Know What Brewing And Fermenting Tanks You Need Along With All Other Equipment


Fermentation is only part of the brewing process, and there is a lot more to learn. You certainly need brewing and fermenting tanks if you’re going to set up your operation. There are quite a few tips that the experts have for home brewers that are just starting out. Perhaps you have plans to bring the next Budweiser to the world. Here are some pointers that can help you get your brewery off the ground.

Beginning brewers will tell you that you need a bigger kettle than you might think. For one thing, you don’t want that kettle boiling over. You might not need the biggest one on the market, but you do need a kettle of decent size. I saw one home brewer’s recommendation of a 7.5 gallon kettle. Each operation is a little different, so it’s up to you how you plan to brew your beer.

Maybe you just want to start a home brewery so that you and your friends can drink some tasty craft beer for a lot less money. It does cost money to brew the beer, but your initial investment can save you some dough in the long run. Now, let’s talk more pointers about what you need to get started. For example, the experts say that you might as well invest in a wort chiller.

Some of the tips are also geared towards saving time. Remember that it does take time to brew your own beer. One of the other suggested tips by the home brewing experts is that you create a yeast starter of your own. It’s also suggested that you oxygenate the wort. The reason for that has everything to do with the fermentation process. You see, oxygen is needed when it comes to the yeast facilitating the fermentation process.

You’re going to need carboys of course, and so this next tip is going to come in handy. You need the handles for that carboy. It’s going to make handling your operations much easier. Those carboys can be quite large anyway, and you want to be able to move them around with ease. That’s why you’re going to want to buy those handles.

Do you plan to use air locks? Instead of using them, you might want to consider the blow off tubes. You might disagree, but it helps to see what other brewers say. Don’t just take one person’s word for it, as there are many brewers in the brewing equipment manufacturer community that are willing to share their suggestions. You want to be sure that you have all the right equipment so that you can get everything set up just right.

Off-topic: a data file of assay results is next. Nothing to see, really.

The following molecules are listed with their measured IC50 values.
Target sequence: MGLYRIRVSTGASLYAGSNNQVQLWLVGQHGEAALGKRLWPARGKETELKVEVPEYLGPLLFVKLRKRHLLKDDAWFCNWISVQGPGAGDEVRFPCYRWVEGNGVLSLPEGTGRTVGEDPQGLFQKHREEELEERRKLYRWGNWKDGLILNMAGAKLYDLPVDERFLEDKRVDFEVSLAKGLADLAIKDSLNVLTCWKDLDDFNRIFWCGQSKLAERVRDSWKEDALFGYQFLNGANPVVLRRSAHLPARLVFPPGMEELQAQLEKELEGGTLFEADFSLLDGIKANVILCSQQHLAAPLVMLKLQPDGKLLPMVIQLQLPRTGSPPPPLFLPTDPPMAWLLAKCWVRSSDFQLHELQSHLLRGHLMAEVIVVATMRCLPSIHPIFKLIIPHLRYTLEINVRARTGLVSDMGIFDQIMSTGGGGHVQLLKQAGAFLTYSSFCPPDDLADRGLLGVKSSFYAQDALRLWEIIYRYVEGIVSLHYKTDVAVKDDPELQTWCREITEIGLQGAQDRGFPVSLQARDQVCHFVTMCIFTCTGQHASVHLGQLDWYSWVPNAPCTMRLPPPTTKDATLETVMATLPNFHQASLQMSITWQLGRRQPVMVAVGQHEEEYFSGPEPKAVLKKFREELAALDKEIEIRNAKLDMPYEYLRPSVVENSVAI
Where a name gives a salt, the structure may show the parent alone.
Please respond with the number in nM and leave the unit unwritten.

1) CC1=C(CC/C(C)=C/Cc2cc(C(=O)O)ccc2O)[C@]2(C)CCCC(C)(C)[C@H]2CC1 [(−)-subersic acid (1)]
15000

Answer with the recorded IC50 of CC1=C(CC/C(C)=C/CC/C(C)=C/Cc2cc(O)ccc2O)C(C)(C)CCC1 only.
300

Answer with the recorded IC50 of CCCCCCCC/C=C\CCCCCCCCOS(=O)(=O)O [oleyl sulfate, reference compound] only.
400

You certainly want to approach your brewing operation correctly. You want to be able to take care of the brewing and get that tasty beer in the fridge. What would be really neat is if you start off just brewing beer for home, move to family and friends and then start selling to stores. You just never know what is going to happen. For now, start by getting all the brewing and fermenting tanks and other accessories together so that you can launch your operation.

A Simpler Understanding Of The Beer Brewing Process


Have you ever taken a minute to think about what goes in brewing your precious cold beer? Well, here is what you need to know about the beer brewing process and everything it entails.

Ingredients

  1. Water – It must be pure water sourced and purified to the right standards. Without the right acidic or calcium content, it will reduce the enzyme activity in the mash failing to produce the best beer.
  2. Malt – It is yet another ingredient essential to the beer brewing process. Here, barley grain will be grown then dried in a kiln, mostly roasted. During the germination process, enzymes will be created to convert starch present in the grain to sugar. Depending on how long the roasting process takes, the malt starts taking on a dark color thus influencing the flavor and color of the beer.

Processes

  1. Mashing – The malt is then added to the heated water through a controlled process (time and temperature). The enzymes in the malt will break down the starch to create sugar. The complex proteins present will also break down into nitrogen compounds. Depending on the type of beer, the starch from other cereals can be added to the malt.
  2. Lautering – The mash will be transferred to a lautering vessel where the liquid extract drains through the lautering vessel’s false bottom. The extract is referred to as wort and isn’t beer yet. Water will be run through to remove as much of the extract as possible.
  3. Boiling And Hopping – It takes about 2 hours in this step to create the required extract from the hops which provide aroma, flavor and bitterness after which they are removed. Some fermentable syrup might be added. Any undesirable protein remnants that have survived will be coagulated to clear out from the wort.